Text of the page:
The origin of Manheim, Pennsylvania differs from most of the towns and villages of Lancaster County. The majority of the towns and villages of Pennsylvania Dutch country began modestly as roadside stops. For example, a tavern would be built along a popular road to cater to the needs of weary and hungry travelers. As the tavern became successful and attracted more passersby to the area, other businesses sprung up to meet the needs of the increased traffic. Eventually, a community would be formed, homes built and a governing body established.

Manheim, on the other hand, was developed from the start as a destination of economic activity. Under the guidance of its founder, Henrich Wilhelm Stiegel, the heart of the town's development has been industry.

The Colorful Baron

The land where the town is situated was originally presented as a gift in 1734 to William Penn's secretary from Penn's widow, Hannah, and her sons. However, its true beginnings as a town is historically credited to three German businessmen who purchased the land 28 years later.

One of these men was an ironmaster-turned-glassmaker named Henry Wilhelm Stiegel. His intention was to turn the area into a manufacturing center for his business. He named the town after Mannheim, Germany which is purported to be the town where he grew up.

A colorful character, Stiegler was nicknamed the "Baron" due to his extravagant and eccentric lifestyle. It was said that he always traveled in a luxurious carriage drawn by four horses. Whenever his carriage approached his home, a watchman sounded a cannon and a band played music to herald his arrival.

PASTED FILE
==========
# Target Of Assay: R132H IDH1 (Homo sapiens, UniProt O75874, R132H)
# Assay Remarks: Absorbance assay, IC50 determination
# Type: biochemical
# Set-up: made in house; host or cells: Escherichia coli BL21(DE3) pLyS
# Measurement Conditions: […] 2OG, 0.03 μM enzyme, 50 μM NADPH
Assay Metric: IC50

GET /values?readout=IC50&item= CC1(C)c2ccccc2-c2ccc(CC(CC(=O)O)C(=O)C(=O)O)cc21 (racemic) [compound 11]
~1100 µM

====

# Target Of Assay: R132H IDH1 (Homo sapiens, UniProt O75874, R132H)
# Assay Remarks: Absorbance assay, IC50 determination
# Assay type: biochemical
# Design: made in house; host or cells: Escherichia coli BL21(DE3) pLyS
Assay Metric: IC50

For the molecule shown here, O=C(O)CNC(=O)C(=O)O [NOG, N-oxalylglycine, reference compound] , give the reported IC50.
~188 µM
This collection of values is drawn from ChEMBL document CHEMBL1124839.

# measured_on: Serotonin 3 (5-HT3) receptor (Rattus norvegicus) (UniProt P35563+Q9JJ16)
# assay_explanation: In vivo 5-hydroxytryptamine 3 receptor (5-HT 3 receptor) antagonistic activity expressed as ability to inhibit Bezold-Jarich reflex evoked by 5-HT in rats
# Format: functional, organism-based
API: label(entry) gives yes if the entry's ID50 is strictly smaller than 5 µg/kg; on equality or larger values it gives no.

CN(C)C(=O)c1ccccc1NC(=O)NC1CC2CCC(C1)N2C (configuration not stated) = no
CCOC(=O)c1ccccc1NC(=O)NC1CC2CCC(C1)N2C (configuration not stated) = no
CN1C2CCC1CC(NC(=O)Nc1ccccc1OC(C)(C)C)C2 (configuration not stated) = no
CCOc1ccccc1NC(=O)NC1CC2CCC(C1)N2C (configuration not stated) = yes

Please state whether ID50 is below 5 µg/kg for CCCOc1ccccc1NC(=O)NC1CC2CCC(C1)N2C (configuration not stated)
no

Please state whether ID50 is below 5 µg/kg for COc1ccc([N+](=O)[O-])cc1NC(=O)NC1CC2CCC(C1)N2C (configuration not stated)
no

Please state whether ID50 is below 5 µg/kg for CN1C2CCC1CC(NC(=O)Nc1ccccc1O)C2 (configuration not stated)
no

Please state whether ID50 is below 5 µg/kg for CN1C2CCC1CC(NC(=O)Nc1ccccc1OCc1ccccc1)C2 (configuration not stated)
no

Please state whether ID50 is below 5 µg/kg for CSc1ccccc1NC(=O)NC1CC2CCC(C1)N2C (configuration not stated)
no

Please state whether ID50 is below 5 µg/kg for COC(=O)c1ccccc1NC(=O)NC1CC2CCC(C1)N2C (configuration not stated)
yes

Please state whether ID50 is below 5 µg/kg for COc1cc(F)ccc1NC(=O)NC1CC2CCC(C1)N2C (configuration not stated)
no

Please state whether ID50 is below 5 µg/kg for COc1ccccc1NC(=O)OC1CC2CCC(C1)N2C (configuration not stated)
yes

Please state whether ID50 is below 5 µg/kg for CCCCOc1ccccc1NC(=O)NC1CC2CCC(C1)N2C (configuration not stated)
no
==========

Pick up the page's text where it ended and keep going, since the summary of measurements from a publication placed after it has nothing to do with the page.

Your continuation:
Fueled by favorable colonial-era regulations prohibiting importation, the Baron set up his American Flint Glass Manufactory in 1764. Employing first-class European glass-makers, the manufactory produced very beautiful varieties of molded, enameled, and engraved glass decorated with Pennsylvania Dutch motifs.

In addition to his lavish lifestyle, the Baron achieved local fame for his all-encompassing influence on the town. For example, he built schools to educate the children of his workers; supported the growth of the town's culture such as through the creation of a town band; and, donated land to the local Lutheran congregation to build the Zion Evangelical Lutheran Church at 2 S. Hazel St. The church still remains to this day and is known as the Red Rose Church because the deed stipulated that one red rose be paid to Stiegler or his heirs every June.